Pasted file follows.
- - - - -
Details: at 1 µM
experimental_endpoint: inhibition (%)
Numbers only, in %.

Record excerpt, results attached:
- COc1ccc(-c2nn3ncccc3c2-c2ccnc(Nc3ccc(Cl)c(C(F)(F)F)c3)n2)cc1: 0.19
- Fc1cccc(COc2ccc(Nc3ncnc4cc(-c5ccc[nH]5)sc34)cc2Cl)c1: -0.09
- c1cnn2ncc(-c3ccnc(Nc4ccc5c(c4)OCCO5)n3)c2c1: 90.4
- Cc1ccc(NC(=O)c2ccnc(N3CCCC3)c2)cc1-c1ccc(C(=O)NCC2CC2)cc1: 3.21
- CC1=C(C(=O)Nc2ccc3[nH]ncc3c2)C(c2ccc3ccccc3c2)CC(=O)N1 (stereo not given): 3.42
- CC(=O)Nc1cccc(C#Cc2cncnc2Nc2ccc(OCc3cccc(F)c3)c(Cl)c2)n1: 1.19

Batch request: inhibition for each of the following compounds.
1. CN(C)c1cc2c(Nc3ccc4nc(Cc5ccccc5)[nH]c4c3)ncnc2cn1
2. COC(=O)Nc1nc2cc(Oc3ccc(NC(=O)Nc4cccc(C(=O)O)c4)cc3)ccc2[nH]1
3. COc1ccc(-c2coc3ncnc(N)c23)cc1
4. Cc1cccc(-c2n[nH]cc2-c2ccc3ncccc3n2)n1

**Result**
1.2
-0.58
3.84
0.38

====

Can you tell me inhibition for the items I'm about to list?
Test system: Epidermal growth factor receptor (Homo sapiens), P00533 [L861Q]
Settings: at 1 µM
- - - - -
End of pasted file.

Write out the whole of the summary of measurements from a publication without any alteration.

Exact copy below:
Details: at 1 µM
experimental_endpoint: inhibition (%)
Numbers only, in %.

Record excerpt, results attached:
- COc1ccc(-c2nn3ncccc3c2-c2ccnc(Nc3ccc(Cl)c(C(F)(F)F)c3)n2)cc1: 0.19
- Fc1cccc(COc2ccc(Nc3ncnc4cc(-c5ccc[nH]5)sc34)cc2Cl)c1: -0.09
- c1cnn2ncc(-c3ccnc(Nc4ccc5c(c4)OCCO5)n3)c2c1: 90.4
- Cc1ccc(NC(=O)c2ccnc(N3CCCC3)c2)cc1-c1ccc(C(=O)NCC2CC2)cc1: 3.21
- CC1=C(C(=O)Nc2ccc3[nH]ncc3c2)C(c2ccc3ccccc3c2)CC(=O)N1 (stereo not given): 3.42
- CC(=O)Nc1cccc(C#Cc2cncnc2Nc2ccc(OCc3cccc(F)c3)c(Cl)c2)n1: 1.19

Batch request: inhibition for each of the following compounds.
1. CN(C)c1cc2c(Nc3ccc4nc(Cc5ccccc5)[nH]c4c3)ncnc2cn1
2. COC(=O)Nc1nc2cc(Oc3ccc(NC(=O)Nc4cccc(C(=O)O)c4)cc3)ccc2[nH]1
3. COc1ccc(-c2coc3ncnc(N)c23)cc1
4. Cc1cccc(-c2n[nH]cc2-c2ccc3ncccc3n2)n1

**Result**
1.2
-0.58
3.84
0.38

====

Can you tell me inhibition for the items I'm about to list?
Test system: Epidermal growth factor receptor (Homo sapiens), P00533 [L861Q]
Settings: at 1 µM